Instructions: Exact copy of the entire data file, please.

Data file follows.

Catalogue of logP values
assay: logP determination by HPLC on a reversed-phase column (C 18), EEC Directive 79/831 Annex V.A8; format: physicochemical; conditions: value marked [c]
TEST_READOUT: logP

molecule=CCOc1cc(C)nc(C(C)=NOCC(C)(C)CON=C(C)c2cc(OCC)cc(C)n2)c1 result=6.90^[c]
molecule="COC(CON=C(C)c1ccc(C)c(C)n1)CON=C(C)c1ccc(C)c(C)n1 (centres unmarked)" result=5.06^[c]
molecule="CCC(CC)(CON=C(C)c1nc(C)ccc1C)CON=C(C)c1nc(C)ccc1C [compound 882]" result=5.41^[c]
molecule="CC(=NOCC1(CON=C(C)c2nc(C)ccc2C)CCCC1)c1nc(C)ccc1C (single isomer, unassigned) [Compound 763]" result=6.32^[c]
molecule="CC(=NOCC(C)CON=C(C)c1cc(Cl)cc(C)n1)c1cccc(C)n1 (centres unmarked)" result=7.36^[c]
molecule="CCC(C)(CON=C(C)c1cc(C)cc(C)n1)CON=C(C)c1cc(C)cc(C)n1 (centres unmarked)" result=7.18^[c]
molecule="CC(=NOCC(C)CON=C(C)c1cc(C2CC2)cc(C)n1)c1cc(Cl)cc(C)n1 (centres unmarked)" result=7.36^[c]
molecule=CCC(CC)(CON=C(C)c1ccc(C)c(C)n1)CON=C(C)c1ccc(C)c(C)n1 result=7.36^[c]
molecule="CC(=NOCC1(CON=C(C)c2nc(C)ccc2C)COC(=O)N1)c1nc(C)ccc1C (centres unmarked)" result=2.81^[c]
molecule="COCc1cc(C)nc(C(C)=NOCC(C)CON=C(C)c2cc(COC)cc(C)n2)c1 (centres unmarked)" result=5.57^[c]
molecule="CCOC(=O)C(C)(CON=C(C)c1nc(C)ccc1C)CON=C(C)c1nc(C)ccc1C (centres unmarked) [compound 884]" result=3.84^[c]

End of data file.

Catalogue of logP values
assay: logP determination by HPLC on a reversed-phase column (C 18), EEC Directive 79/831 Annex V.A8; format: physicochemical; conditions: value marked [c]
TEST_READOUT: logP

molecule=CCOc1cc(C)nc(C(C)=NOCC(C)(C)CON=C(C)c2cc(OCC)cc(C)n2)c1 result=6.90^[c]
molecule="COC(CON=C(C)c1ccc(C)c(C)n1)CON=C(C)c1ccc(C)c(C)n1 (centres unmarked)" result=5.06^[c]
molecule="CCC(CC)(CON=C(C)c1nc(C)ccc1C)CON=C(C)c1nc(C)ccc1C [compound 882]" result=5.41^[c]
molecule="CC(=NOCC1(CON=C(C)c2nc(C)ccc2C)CCCC1)c1nc(C)ccc1C (single isomer, unassigned) [Compound 763]" result=6.32^[c]
molecule="CC(=NOCC(C)CON=C(C)c1cc(Cl)cc(C)n1)c1cccc(C)n1 (centres unmarked)" result=7.36^[c]
molecule="CCC(C)(CON=C(C)c1cc(C)cc(C)n1)CON=C(C)c1cc(C)cc(C)n1 (centres unmarked)" result=7.18^[c]
molecule="CC(=NOCC(C)CON=C(C)c1cc(C2CC2)cc(C)n1)c1cc(Cl)cc(C)n1 (centres unmarked)" result=7.36^[c]
molecule=CCC(CC)(CON=C(C)c1ccc(C)c(C)n1)CON=C(C)c1ccc(C)c(C)n1 result=7.36^[c]
molecule="CC(=NOCC1(CON=C(C)c2nc(C)ccc2C)COC(=O)N1)c1nc(C)ccc1C (centres unmarked)" result=2.81^[c]
molecule="COCc1cc(C)nc(C(C)=NOCC(C)CON=C(C)c2cc(COC)cc(C)n2)c1 (centres unmarked)" result=5.57^[c]
molecule="CCOC(=O)C(C)(CON=C(C)c1nc(C)ccc1C)CON=C(C)c1nc(C)ccc1C (centres unmarked) [compound 884]" result=3.84^[c]